Do you like to sit in the sunshine, slide into the water to cool off, or dig in the sand? You would if you were a turtle! Like humans who enjoy sunbathing (with sunscreen on, of course), turtles like to bask in the sun. Because they are ectothermic, or cold-blooded, they rely on the sun to get their metabolism going. A turtle’s dark shell also absorbs heat, so when sufficiently warmed, it slips into the water to swim, hunt for food, or escape danger. Turtles dig in the sand to make nests.
June is the nesting month for all nine Michigan-native species of turtles. Females climb out of the water onto shorelines that have soft sand or soil. Using their hind feet, they dig holes, lay eggs, arrange them, and then refill the holes. A female never sees her eggs or the young. The sun incubates the eggs for 60 to 90 days, depending on the species, with hatching likely to occur in late August to early September.
You may notice broken pieces of white eggshells scattered over the ground. That is the work of predators, often raccoons and skunks, but also foxes, coyotes, or minks, who use scent clues to find turtle nests. The longer a nest escapes detection, the better the chances of hatchlings appearing.
One turtle you’ll find in Michigan, the spiny softshell turtle, is rather odd-looking. Instead of a hard, bony shell covered with scutes (scales), the spiny softshell’s carapace (top shell) and plastron (bottom shell) are flat, smooth, and flexible like leather. The olive green, or brown, shell is marked with dots and circles if it’s a male and blotches if it’s a female. Small spines can be found at the carapace’s front edge.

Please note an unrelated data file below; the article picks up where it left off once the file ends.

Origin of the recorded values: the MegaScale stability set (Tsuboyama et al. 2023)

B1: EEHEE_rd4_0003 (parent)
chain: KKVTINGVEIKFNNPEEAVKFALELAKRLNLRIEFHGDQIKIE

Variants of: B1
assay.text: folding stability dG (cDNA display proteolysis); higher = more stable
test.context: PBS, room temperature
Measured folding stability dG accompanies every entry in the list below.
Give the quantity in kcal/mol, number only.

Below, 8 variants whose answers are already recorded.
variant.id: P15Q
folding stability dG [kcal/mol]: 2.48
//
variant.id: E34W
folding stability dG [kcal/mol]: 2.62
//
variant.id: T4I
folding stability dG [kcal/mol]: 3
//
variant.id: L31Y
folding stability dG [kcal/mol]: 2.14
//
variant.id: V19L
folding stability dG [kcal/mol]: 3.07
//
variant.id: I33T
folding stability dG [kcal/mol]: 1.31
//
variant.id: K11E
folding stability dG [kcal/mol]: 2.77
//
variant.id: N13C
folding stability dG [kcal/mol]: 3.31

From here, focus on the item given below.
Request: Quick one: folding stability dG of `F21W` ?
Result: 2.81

The spiny softshell turtle’s long, pointy snout is used like a snorkel to breathe air above the surface while its body is submerged. It can also absorb oxygen underwater through its long throat or through its cloaca (posterior opening).
Inhabiting rivers, lakes, or ponds, spiny softshell turtles can escape danger by swimming fast or concealing themselves in muddy substrates. Their diet includes crayfish, tadpoles, aquatic insects, and various other fish.
When you venture out to rivers, marshes, or ponds, look for turtles and appreciate their unique lifestyles.
Swim fast. Map turtles bask on rocks in many of our Great Lakes Bay Region rivers. They are appropriately named for the topographical-like markings on their carapace. Being rather shy, they dive into water or hide under logjams as people approach in a kayak or canoe. They are stronger swimmers than other turtles, so they can inhabit rivers with strong currents.
Eat well. When hungry, female map turtles use their wide jaws to crush shells of snails, clams, or crayfish. Males, on the other hand, prefer aquatic insects.
Dive in. If a female map turtle’s clutch of six to 20 elliptical, flexible-shelled eggs hatches, the hatchlings head directly to water, swimming and diving without any lessons from their parents.
Keep warm. Some hatchlings of map, spiny softshell, and painted turtles may overwinter in late nests, and won’t emerge until the following spring.
Stay safe. Turtles face many threats to their survival. Turtles trying to cross roads are crushed by vehicles. When collected for pets, or becoming prey for other animals, the adult breeding stock is diminished in the wild. Their habitats are degraded by invasive plants such as phragmites. People on motorized watercraft scare turtles off basking sites and nesting areas, and homes and commercial developments reduce the size of natural habitats.